De Facto Live On Tour #3

With Ukrainian musician Oleg Lysenko, Elten-born Wim Tjerkstra on post-war border corrections and professor Henk van Houtum about why we should change our maps and atlases. Of course also with graphic designer Floor Koomen with a talk about stamps, a quiz by Suzanne Hendriks and moderation by Jorie Horsthuis.

De Facto Live on Tour #3 at Mimik, Deventer.

Jerney Hakkenberg

‘Which border would you like to see disappear?’ we asked the visitors of the third De Facto Live on Tour at lovely Mimik in Deventer. ‘None, I’m happy there are borders’, someone answered. ‘The border between Gaza/West Bank and Israel’, said another. ‘The border between black and white thinking’, wrote a third. ‘Life isn’t straightforward and has gray zones, and there is nothing wrong with that.’

The evening was filled with borders, border zones and border stories. Oleg Lysenko kicked off the evening with music on one of his accordions. Being from Ukraine, he follows the news from his motherland every day. The war didn’t start in the last couple of years, but ten years ago, with the referendums in the separatist regions of Donetsk and Luhansk oblasts and the invasion of Crimea that followed. With concerts all across Europe, he is raising money for ambulances in the border area. To deliver the ambulances, he can only travel to the border – to take a step inside Ukraine would mean he could be drafted. Jorie Horsthuis interviewed him and after the break, he played some more music, and conjured up howling gusts of wind and sawing forced laborers reminiscent of The Gulag Archipelago by Russian writer Aleksandr Solzhenitsyn.

Oleg Lysenko on the accordion.

Jerney Hakkenberg

Moving closer to home, we listened to the story of Wim Tjerkstra. After the Second World War, the Dutch sought to get some kind of compensation for the damage they had suffered. Financial retribution was not an option, so the Netherlands wanted to annex large parts of Germany and add them to the Dutch territories. In 1949, only some minor border corrections took place in Tudderen and Elten. Wim Tjerkstra was born in Elten, right after the Dutch annexation. As a son of a German mother and Dutch father, he was no stranger to experiencing dual identities, but many of the original inhabitants of Elten were not sure what to expect from being Dutch all of the sudden. After 14 years, the annexed areas were returned to Germany. All of them? No, not all of them. An area near Nijmegen called Duivelsberg was annexed and remained Dutch. You can do some beautiful hiking there and find (a replica of) an old border post that says ‘Laat Vriendschap heelen wat Grenzen deelen’ (‘may friendship heal what borders divide’). You can check out Dutch history program Andere Tijden and their episode that features these historical border corrections.

Jorie Horsthuis interviewing Wim Tjerkstra about Elten and the postwar border corrections it was part of.

Jerney Hakkenberg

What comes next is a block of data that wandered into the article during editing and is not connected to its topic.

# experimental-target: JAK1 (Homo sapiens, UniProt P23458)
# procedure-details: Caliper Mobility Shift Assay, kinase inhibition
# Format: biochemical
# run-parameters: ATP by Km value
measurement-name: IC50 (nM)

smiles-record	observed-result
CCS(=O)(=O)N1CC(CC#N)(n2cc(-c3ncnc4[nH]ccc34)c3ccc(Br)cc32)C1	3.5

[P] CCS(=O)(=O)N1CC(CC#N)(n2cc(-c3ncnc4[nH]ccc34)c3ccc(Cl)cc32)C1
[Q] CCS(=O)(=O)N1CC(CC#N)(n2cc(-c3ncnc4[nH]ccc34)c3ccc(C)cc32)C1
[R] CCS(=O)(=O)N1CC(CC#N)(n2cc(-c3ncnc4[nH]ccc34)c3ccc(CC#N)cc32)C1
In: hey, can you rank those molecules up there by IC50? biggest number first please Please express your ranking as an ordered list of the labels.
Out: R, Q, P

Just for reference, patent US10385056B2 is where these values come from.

Graphic designer Floor Koomen zoomed in on geopolitics in the South-Chinese sea. Over 250 islets, rocks and atolls are rising up and below water along with the tide. Who controls land, controls the sea surrounding it, so new islands are created by reclaiming land from the sea, complete with lighthouses. And these lighthouses end up on beautiful stamps, a further step by the Chinese government to mark their control over the area.

Floor Koomen zoomed in on some beautiful stamps depicting islands in the South Chinese Sea.

Jerney Hakkenberg

Henk van Houtum, professor of political geography at Radboud University, wrote Free the Map, in which traditional maps are challenged and new cartographic stories and representations are discussed and encouraged (click here for De Facto’s review). In his compelling presentation, he argued that with the ubiquitousness of maps, it’s easy to overlook that all maps are a story, not a reality. Van Houtum uses the example of Magritte’s painting, “Ceci n’est pas une pipe” to illustrate this point. The painting reminds the viewer that although a depiction of a pipe might look like a pipe, it’s in fact NOT a pipe itself, and this is also the case with maps. It’s not THE world you are looking at when you are gazing at a map, but a depiction of it. Something you should keep in mind with any map you get your hands across.

A map is a story, a theater, a representation; choices have been made, details have been left out, and borders have been accentuated to make the map clearer, legible and to get a message across. But this story can get in the way of our understanding of the world. Van Houtum also made a point against arrows depicting migration and especially red arrows, those subliminally signal danger and do no justice to the complex itineraries of migrants either. Maps that depict connectivity and/or mobility would do a better job at visualizing our world.

Quiz by researcher Suzanne Hendriks

Jerney Hakkenberg

The youngest winner we ever had at a De Facto quiz.

Jerney Hakkenberg
At Suzanne Hendriks’ quiz, there was some fierce flag waving and the 17-year old winner took home a puzzle book about maps. And we were very happy to have Jerney Hakkenberg with us again to make all these photos!

De Facto is taking a summer break with the events but we’re already looking forward to meeting you somewhere sometime in autumn. See you!